During the America’s Cup final, thousands of spectators swarmed the San Francisco Bay, some crowded at onshore vantage points, eager for a clear look (and maybe a photo!) of the action.
UPDATE ON THE FUTURE AMERICA’S CUP
The year 2013 was a historic one for San Francisco: The city played host to the 34th America’s Cup (AC) regatta—one of the most exciting events in San Francisco’s history and one of the greatest comeback stories in sports history as well.
The 162-year-old AC is the oldest sport trophy event in the world, first awarded by the Royal Yacht Squadron for a race around England’s Isle of Wight in 1851.
While wintering in San Francisco, in January I lunched with Tom Ehman, Vice Commodore of the Golden Gate Yacht Club, which represents defending champion Oracle Team USA. He said the San Francisco event was the “best ever” and asked, “How can you imagine doing it anyplace else?”
Likewise, America’s Cup Organizing Committee Chair Mark Buell said, “[Oracle owner] Larry [Ellison] delivered on his vision: the fastest boat, the latest technology, and the best sailors. And San Francisco delivered on its promise: the best venues for spectators to watch the races and a spectacular setting. We’re all hoping the America’s Cup will race here again.”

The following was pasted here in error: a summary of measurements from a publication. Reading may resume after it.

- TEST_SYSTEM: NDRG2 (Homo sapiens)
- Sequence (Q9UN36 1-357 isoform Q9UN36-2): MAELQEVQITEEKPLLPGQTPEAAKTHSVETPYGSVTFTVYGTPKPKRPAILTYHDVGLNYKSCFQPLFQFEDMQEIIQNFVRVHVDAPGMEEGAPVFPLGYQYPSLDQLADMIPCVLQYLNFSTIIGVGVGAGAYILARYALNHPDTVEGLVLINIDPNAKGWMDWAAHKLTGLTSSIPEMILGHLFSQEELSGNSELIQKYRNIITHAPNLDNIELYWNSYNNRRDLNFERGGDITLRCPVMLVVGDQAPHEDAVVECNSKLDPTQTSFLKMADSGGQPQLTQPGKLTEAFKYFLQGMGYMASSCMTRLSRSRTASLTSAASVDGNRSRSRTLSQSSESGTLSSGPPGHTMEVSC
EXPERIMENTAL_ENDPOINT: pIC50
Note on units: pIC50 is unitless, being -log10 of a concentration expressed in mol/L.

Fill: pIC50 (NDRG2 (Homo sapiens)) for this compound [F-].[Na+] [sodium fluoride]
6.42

Fans are awaiting news about the location for the next Cup in 2017. Most think it will be San Francisco again, but negotiations have not been finalized.
Oracle CEO Russell Coutts and the city of San Francisco are clashing over the cost to taxpayers and the benefits of hosting the Cup. Supporters say San Francisco received international attention and press coverage you couldn’t buy at any price.
More important than potential revenue, the racing events turned the waterfront into a free community playground for Bay Area citizens, their families, and visitors.
Since racing took place close to shore, spectators enjoyed unprecedented views of the race amid stunning scenery.
Other cities being considered include San Diego, which hosted the Cup in 1988, 1992, and 1995, and Hawaii, where billionaire Oracle owner Larry Ellison owns the island of Lanai. Rumors are swirling that Long Beach and Newport, R.I. are in the mix as well. As SFGate.com has written, “Stay tuned. It’s never dull around Cup negotiations.”
For a taste of what it was like to be a spectator at various venues during the 2013 Cup, read my dispatch: